Market activity
09. January 2023
5 minutes

A quarter between hope and reality

The prospects of an imminent departure from the restrictive monetary policy led to a recovery on the stock and bond markets in October and November. However, clear commitments to fight inflation on the part of the central banks caused these hopes to fizzle out - the markets turned red again. A quarter of contrasts, which was also reflected in the performance of our products.

In the past three months, the motto «bad news is good news» has generally applied among investors. This, of course, refers to news from the economic front. The more clearly the economic engine stutters, the lower the inflationary pressure and, ergo, the greater the chances that the central banks will deviate from their steep path of interest rate hikes. In October and November, there was a great deal of this «good bad news», capital market interest rates fell and both the stock and bond markets began to recover. Not everyone benefited from the gloomy economic outlook. After major technology companies such as Facebook or Tesla have already suffered relatively badly from rising interest rates this year, downwardly revised growth forecasts are now also weighing on share price performance. The stock market darlings of the past years are suddenly the whipping boys. And vice versa: the laggards of the past are suddenly playing right at the front. For example, the energy sector was one of the outperformers not only in Q4 but in all of 2022.

In December, however, the hopeful rally was thwarted. Surprisingly solid economic data (bad good news) combined with the central banks' repeated reaffirmation of their determination to continue fighting inflation caused interest rates to rise and share prices to fall. Both the equity and bond markets thus ended the year on a negative note, which is representative of the year as a whole.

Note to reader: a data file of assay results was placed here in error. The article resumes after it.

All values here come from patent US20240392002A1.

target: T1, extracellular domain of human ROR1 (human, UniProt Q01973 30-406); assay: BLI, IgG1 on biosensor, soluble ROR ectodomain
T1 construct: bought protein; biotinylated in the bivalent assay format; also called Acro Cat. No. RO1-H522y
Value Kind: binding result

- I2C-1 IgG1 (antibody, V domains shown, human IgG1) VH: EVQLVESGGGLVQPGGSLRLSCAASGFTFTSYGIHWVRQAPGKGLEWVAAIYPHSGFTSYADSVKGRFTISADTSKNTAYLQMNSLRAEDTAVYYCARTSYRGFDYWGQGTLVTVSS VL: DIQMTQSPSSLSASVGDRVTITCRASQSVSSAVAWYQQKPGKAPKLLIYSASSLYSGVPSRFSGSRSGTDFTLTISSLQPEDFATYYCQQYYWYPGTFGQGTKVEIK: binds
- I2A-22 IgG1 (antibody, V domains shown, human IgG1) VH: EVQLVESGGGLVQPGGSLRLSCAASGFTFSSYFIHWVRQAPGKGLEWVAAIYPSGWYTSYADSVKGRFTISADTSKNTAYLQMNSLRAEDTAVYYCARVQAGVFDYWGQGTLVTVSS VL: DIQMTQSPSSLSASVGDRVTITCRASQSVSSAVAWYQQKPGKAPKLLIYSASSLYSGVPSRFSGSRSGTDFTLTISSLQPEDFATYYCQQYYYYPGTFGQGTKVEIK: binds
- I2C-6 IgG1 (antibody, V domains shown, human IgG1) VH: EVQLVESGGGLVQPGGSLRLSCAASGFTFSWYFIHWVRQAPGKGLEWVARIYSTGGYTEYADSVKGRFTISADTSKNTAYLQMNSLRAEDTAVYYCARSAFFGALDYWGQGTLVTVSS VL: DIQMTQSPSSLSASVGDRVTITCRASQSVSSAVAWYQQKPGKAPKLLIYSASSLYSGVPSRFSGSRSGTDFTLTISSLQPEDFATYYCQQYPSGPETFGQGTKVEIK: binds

Market developments were also reflected in the relative performance of our risk-based equity strategies. During the strong upward phase until the end of November, we lost ground against the respective benchmarks in most universes. In December, however, we managed to either close this gap again or at least narrow it. In addition to risk-optimized stock selection, it also paid off that we are underweight in the volatile technology sector and in the US market in our global strategies for diversification reasons.

As already mentioned at the beginning, the ups and downs also took place on the fixed income front. Over Q4 as a whole, the yield curves of most currency areas shifted somewhat upwards - most strongly in the eurozone, where we are underweighted in our government bond funds. On the other hand, we saw falling interest rates in the SGD and GBP, which helped our performance thanks to our overweight.

2022 will go down in the history books as the most negative stock market year since the 2008 financial crisis. What is special here is not necessarily the price declines per se, but the fact that hardly any asset class was spared and the diversification between asset classes did not work as usual. This was particularly noticeable for investors whose personal risk profile dictates a defensive investment strategy with a high bond component. Interest rates are central to the valuation of all asset classes and are therefore arguably the most powerful lever in the financial markets. Just as virtually all asset classes have benefited from falling interest rates in recent years, the correction followed in 2022 as interest rates rose. This market phase shows how important efficient diversification within the individual asset classes is also in order to reduce losses in value. Despite the correction, it is also worth noting that rising interest rates are accompanied by higher interest income and thus also have a positive effect in the medium term.

The risk-optimized global equity funds (developed and emerging markets) and our bond solutions have achieved the desired effect in this environment, reducing both volatility and drawdown. Our fund was also able to achieve the desired risk reduction in the extremely volatile Chinese equity market. One downer remains the Swiss Equities fund, which underperformed its benchmark in 2022 due to the structural overweighting of mid caps - more information on this can be found as usual in our performance commentary.